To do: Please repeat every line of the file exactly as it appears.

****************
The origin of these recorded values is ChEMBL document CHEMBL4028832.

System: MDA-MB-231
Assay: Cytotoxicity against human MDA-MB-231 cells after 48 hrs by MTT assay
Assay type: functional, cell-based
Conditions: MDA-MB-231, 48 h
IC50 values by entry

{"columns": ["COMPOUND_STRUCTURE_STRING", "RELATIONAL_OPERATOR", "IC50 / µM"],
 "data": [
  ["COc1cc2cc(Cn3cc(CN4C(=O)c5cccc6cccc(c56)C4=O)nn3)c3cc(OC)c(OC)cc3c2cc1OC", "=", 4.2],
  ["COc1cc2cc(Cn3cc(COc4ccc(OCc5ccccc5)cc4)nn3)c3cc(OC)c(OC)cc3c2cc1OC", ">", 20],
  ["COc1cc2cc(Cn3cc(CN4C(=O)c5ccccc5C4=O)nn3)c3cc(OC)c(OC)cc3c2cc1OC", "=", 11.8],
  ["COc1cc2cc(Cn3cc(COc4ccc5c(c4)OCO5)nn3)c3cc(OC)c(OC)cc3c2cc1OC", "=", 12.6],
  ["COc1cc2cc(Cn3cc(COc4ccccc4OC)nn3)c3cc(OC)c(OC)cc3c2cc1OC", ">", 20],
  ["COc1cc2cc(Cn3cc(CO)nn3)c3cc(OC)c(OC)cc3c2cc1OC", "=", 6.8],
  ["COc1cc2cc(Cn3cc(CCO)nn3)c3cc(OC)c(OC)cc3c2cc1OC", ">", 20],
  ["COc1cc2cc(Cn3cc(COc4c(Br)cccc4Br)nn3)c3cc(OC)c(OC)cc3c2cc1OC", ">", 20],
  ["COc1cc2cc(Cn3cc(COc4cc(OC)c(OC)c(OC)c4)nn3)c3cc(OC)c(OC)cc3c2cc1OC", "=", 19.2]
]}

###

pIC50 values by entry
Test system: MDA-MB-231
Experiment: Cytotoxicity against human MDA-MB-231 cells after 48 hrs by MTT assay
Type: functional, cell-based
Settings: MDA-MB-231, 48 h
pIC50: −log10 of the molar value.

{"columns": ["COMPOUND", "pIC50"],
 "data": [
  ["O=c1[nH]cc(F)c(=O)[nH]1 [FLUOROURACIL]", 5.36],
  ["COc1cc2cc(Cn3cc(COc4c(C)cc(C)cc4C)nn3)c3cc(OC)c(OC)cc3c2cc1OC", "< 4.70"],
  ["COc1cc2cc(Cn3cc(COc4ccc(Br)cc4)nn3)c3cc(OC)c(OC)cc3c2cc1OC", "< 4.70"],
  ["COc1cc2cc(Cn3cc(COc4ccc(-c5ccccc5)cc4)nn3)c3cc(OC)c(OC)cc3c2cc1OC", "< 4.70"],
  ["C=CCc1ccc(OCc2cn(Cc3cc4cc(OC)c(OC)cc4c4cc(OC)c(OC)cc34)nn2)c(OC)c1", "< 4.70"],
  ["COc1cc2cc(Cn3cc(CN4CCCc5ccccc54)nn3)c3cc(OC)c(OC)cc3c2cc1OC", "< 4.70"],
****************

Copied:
The origin of these recorded values is ChEMBL document CHEMBL4028832.

System: MDA-MB-231
Assay: Cytotoxicity against human MDA-MB-231 cells after 48 hrs by MTT assay
Assay type: functional, cell-based
Conditions: MDA-MB-231, 48 h
IC50 values by entry

{"columns": ["COMPOUND_STRUCTURE_STRING", "RELATIONAL_OPERATOR", "IC50 / µM"],
 "data": [
  ["COc1cc2cc(Cn3cc(CN4C(=O)c5cccc6cccc(c56)C4=O)nn3)c3cc(OC)c(OC)cc3c2cc1OC", "=", 4.2],
  ["COc1cc2cc(Cn3cc(COc4ccc(OCc5ccccc5)cc4)nn3)c3cc(OC)c(OC)cc3c2cc1OC", ">", 20],
  ["COc1cc2cc(Cn3cc(CN4C(=O)c5ccccc5C4=O)nn3)c3cc(OC)c(OC)cc3c2cc1OC", "=", 11.8],
  ["COc1cc2cc(Cn3cc(COc4ccc5c(c4)OCO5)nn3)c3cc(OC)c(OC)cc3c2cc1OC", "=", 12.6],
  ["COc1cc2cc(Cn3cc(COc4ccccc4OC)nn3)c3cc(OC)c(OC)cc3c2cc1OC", ">", 20],
  ["COc1cc2cc(Cn3cc(CO)nn3)c3cc(OC)c(OC)cc3c2cc1OC", "=", 6.8],
  ["COc1cc2cc(Cn3cc(CCO)nn3)c3cc(OC)c(OC)cc3c2cc1OC", ">", 20],
  ["COc1cc2cc(Cn3cc(COc4c(Br)cccc4Br)nn3)c3cc(OC)c(OC)cc3c2cc1OC", ">", 20],
  ["COc1cc2cc(Cn3cc(COc4cc(OC)c(OC)c(OC)c4)nn3)c3cc(OC)c(OC)cc3c2cc1OC", "=", 19.2]
]}

###

pIC50 values by entry
Test system: MDA-MB-231
Experiment: Cytotoxicity against human MDA-MB-231 cells after 48 hrs by MTT assay
Type: functional, cell-based
Settings: MDA-MB-231, 48 h
pIC50: −log10 of the molar value.

{"columns": ["COMPOUND", "pIC50"],
 "data": [
  ["O=c1[nH]cc(F)c(=O)[nH]1 [FLUOROURACIL]", 5.36],
  ["COc1cc2cc(Cn3cc(COc4c(C)cc(C)cc4C)nn3)c3cc(OC)c(OC)cc3c2cc1OC", "< 4.70"],
  ["COc1cc2cc(Cn3cc(COc4ccc(Br)cc4)nn3)c3cc(OC)c(OC)cc3c2cc1OC", "< 4.70"],
  ["COc1cc2cc(Cn3cc(COc4ccc(-c5ccccc5)cc4)nn3)c3cc(OC)c(OC)cc3c2cc1OC", "< 4.70"],
  ["C=CCc1ccc(OCc2cn(Cc3cc4cc(OC)c(OC)cc4c4cc(OC)c(OC)cc34)nn2)c(OC)c1", "< 4.70"],
  ["COc1cc2cc(Cn3cc(CN4CCCc5ccccc54)nn3)c3cc(OC)c(OC)cc3c2cc1OC", "< 4.70"],